Exclusive Interview: Dog Chapman Intervention
IN an exclusive ENQUIRER interview, Duane Chapman revealed that he staged an intervention for his son and put him in rehab.
Christopher Michael Hecht, 41, is in rehab in Colorado after the “Dog the Bounty Hunter” star arranged for friends and family to tell Christopher he needed help. They staged the intervention during Dog’s birthday celebration in early February.
“It took six days for us to convince him,” Chapman told The ENQUIRER. “Christopher’s mom committed suicide in the ’70s while I was in a Texas prison doing 18 months. I didn’t know I had a son until I got out.”
Dog recounted some of the troubles Christopher has faced.
“In 1991, I got him out of jail and he lived with me for a while but then he started drinking and his life went downhill,” he said. “Over the years, if he wasn’t in prison, I was in contact with him. At one point, I made a deal with him and said, ‘If you are good for one year we can have contact with you.’ ”
But Christopher struggled with alcohol over the years.
FINALLY, JUST WEEKS AGO, DOG and the family confronted him.
“He came to Hawaii on Feb. 5,” said Dog. “I had a birthday party and we all did an intervention.
“We told him, ‘We need to get you right. You need to be a good boy and get straightened out.’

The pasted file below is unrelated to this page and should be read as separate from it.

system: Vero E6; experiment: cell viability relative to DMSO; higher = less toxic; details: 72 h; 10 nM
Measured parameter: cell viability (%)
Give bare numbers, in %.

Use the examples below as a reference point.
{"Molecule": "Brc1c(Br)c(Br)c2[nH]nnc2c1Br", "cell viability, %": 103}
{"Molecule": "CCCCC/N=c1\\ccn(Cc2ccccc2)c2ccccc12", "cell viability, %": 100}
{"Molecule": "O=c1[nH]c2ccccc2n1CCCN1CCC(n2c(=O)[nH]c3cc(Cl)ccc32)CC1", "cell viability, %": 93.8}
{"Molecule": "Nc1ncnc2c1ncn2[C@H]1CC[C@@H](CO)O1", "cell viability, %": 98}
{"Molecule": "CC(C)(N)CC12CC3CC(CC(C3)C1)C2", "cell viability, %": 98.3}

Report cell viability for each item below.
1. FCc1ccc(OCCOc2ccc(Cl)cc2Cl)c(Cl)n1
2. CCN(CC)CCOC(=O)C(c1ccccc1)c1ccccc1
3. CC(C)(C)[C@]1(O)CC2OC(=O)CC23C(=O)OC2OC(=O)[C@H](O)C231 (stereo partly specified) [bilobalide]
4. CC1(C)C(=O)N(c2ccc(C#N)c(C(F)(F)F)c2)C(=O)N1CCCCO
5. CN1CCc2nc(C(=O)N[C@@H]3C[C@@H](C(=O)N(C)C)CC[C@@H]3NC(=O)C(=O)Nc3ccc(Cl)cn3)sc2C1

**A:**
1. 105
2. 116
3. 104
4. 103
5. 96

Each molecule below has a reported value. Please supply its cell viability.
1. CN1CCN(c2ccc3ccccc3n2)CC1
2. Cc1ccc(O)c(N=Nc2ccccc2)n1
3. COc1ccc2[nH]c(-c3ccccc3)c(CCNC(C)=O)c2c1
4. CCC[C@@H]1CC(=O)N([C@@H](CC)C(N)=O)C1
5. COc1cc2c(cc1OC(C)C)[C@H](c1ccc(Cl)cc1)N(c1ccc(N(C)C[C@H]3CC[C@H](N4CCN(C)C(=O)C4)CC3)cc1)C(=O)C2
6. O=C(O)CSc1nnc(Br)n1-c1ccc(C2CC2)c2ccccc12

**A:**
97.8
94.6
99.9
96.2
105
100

“I’m not getting younger. I just gotta get this kid right. I didn’t get the chance to do it when he was a baby, but now I can do it.”
Chapman shot to fame on his A&E show “Dog the Bounty Hunter.” It was canceled in 2012 but the star and his wife Beth returned to the little screen last year on the CMT reality series, “Dog and Beth: On the Hunt.” Dog featured some of his kids – he had 12 with several different women – on his shows, including sons Leland and Duane Lee and daughter Lyssa.
Meanwhile, Christopher has led a troubled life. He served time in 1993 for “gay bashing” and was charged in 2007 with ethnic intimidation after he threw a drink on a black man, called him the N-word and threatened to beat him up. He paid $310 in fines and court costs. In 2008, he was arrested for allegedly punching a blind man.
Chapman said it took four days to convince Christopher to go to Peer 1 rehab in Denver.
“He was hesitant at first,” Dog said. “But all of our family worked on him. He cried his eyes out.”
Christopher finally relented, telling Chapman: “Daddy, I’ll do it for you.”
But Dog says he told Christopher: “You have to do it for yourself.”
He added: “But I feel relief that he’s in rehab now. Thank God someone is there to help him. I’m praying for him every day.”
Chapman and family will not be allowed to visit Christopher for four months.
“Then we’ll make a family visit,” Dog said. “They need to reprogram his mind.” He added that Christopher is determined to straighten out his life. “He even told me that he wants to be a counselor,” Dog said.